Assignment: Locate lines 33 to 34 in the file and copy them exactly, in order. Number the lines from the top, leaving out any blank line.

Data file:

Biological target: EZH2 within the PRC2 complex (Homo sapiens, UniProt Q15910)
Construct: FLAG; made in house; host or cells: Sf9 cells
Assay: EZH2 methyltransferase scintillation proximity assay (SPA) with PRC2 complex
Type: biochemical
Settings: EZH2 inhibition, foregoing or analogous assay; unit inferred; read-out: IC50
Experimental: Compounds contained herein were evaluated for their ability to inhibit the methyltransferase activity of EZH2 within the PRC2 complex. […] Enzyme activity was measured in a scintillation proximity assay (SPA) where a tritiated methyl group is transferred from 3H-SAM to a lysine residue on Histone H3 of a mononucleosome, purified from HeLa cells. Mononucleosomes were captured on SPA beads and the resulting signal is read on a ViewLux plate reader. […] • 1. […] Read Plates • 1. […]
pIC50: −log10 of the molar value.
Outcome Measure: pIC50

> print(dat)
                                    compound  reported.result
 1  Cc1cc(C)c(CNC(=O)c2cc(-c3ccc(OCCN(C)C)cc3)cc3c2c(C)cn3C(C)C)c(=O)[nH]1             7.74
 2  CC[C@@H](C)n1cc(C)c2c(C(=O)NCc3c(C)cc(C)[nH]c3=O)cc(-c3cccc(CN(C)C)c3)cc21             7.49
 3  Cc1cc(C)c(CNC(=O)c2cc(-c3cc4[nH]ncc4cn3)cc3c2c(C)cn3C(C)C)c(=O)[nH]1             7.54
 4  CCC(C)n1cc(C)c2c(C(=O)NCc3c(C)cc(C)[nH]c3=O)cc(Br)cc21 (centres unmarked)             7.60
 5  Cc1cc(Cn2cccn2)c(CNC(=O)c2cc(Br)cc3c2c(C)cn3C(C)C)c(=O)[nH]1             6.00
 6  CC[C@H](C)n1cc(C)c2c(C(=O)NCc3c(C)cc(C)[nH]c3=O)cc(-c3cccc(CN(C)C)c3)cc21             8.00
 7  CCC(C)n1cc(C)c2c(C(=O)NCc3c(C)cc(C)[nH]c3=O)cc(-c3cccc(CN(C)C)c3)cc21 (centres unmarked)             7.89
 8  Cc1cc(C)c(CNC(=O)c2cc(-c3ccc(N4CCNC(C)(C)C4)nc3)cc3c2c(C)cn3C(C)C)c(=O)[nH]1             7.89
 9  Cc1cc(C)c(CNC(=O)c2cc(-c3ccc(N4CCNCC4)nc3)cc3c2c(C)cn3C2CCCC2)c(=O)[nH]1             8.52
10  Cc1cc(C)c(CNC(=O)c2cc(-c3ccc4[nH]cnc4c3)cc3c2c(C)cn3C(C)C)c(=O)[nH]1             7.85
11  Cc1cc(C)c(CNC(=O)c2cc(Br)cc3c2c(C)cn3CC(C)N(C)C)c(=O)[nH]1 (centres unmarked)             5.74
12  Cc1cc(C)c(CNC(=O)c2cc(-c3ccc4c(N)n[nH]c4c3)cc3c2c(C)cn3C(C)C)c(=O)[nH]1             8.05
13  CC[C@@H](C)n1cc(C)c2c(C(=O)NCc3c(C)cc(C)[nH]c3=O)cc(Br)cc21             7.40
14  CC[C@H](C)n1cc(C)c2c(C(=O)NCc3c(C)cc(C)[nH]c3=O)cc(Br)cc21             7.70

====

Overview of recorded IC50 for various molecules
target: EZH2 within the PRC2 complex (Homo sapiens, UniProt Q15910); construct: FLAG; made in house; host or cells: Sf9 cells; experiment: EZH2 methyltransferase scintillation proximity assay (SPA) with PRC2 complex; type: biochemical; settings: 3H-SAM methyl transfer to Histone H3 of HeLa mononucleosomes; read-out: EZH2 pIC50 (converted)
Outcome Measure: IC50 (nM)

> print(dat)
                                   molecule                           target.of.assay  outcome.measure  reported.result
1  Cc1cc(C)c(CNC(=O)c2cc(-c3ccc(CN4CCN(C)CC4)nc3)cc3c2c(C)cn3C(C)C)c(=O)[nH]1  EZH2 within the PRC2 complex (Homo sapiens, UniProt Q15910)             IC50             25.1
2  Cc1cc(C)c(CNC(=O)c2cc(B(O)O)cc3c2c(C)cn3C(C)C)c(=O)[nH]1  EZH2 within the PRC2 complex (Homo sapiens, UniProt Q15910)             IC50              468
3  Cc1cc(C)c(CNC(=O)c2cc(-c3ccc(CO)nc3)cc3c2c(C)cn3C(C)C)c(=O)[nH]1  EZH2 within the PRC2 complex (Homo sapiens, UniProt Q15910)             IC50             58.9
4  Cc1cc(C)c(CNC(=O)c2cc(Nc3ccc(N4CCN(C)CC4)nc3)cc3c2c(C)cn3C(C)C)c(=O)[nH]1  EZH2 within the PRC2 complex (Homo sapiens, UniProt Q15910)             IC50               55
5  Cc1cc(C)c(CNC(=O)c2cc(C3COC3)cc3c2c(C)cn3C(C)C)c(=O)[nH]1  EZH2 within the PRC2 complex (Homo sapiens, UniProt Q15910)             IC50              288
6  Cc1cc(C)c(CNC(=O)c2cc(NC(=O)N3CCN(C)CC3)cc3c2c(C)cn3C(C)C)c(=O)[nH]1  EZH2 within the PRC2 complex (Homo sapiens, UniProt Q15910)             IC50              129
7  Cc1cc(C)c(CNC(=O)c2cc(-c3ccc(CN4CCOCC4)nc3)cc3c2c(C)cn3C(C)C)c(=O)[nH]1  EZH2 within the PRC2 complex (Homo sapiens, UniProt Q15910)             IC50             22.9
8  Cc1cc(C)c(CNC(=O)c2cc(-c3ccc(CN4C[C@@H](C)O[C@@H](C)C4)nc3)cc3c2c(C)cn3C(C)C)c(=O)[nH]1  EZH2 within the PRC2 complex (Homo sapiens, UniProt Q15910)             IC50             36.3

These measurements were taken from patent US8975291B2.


3  Cc1cc(C)c(CNC(=O)c2cc(-c3ccc(CO)nc3)cc3c2c(C)cn3C(C)C)c(=O)[nH]1  EZH2 within the PRC2 complex (Homo sapiens, UniProt Q15910)             IC50             58.9
4  Cc1cc(C)c(CNC(=O)c2cc(Nc3ccc(N4CCN(C)CC4)nc3)cc3c2c(C)cn3C(C)C)c(=O)[nH]1  EZH2 within the PRC2 complex (Homo sapiens, UniProt Q15910)             IC50               55